Social enterprise Tony’s Chocolonely's mission statement: “Together we make 100% slave free the norm in chocolate” - Image: Tony’s Chocolonely'

For example, social enterprise Tony’s Chocolonely has a mission statement that goes beyond their products: “Together we make 100% slave free the norm in chocolate”. This explicit mention of changing the norm clearly references changes beyond Tony’s own chocolate bars.

Their case shows that it is possible to make fair chocolate that has a positive impact on local communities and stimulates other chocolate-making companies to copy their methods through their Tony’s Open Chain platform.

Albert Heijn, the largest retailer in the Netherlands, followed the example and became an official ‘mission ally’ for its private-label chocolate brand Delicata.

"Real social entrepreneurs want systems to change, transitions that take years, and that can hurt. It is about operating radically differently.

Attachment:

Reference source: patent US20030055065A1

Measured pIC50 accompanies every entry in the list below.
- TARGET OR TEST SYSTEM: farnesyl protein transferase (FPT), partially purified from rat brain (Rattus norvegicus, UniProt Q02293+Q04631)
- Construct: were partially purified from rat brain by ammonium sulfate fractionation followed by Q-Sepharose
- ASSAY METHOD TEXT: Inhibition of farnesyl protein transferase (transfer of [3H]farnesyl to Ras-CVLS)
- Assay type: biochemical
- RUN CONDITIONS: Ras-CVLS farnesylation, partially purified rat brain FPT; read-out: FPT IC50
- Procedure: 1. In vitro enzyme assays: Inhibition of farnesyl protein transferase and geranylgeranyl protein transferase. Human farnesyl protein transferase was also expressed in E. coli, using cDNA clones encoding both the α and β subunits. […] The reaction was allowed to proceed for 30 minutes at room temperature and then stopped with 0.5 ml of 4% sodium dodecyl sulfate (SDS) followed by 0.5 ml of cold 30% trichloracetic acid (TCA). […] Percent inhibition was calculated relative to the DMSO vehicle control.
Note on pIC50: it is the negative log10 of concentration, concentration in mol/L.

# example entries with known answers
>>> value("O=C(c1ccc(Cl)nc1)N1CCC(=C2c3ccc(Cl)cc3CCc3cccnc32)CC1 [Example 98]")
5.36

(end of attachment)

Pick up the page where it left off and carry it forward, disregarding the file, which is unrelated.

As a social entrepreneur, you should think about: where are you in that landscape, in the system? What do you want to change? Do you want to set up a whole new system, or turn the current system around? Is what you’re doing impactful, or are you merely limiting the damage?” says Arjen Boekhold, Game Changer Unltd., former Tony’s Chocolonely.

Another precedent showed by social enterprise Frank About Tea when they published an ‘Open letter to the CEO of Unilever’ in the Dutch Financial Times.

With this action, they actively raised awareness about the inequalities in the tea sector amongst consumers and professionals, stimulating them to hold companies accountable for their responsibility in the supply chain.

Social enterprises can also contribute to raising official standards, such as voluntary industry agreements, certifications and even legislation, thereby making it unacceptable not to do business sustainably.

Fairphone, Dutch social enterprise challenging smartphone industry - image: Fairphone

For instance, Fairphone is a social enterprise company which aims to develop smartphones that are designed and produced with minimal environmental impact.

They are bringing together major industry players in the Fair Cobalt Alliance to jointly improve the conditions in which cobalt, an essential resource to produce smartphones, is mined in the Democratic Republic of Congo.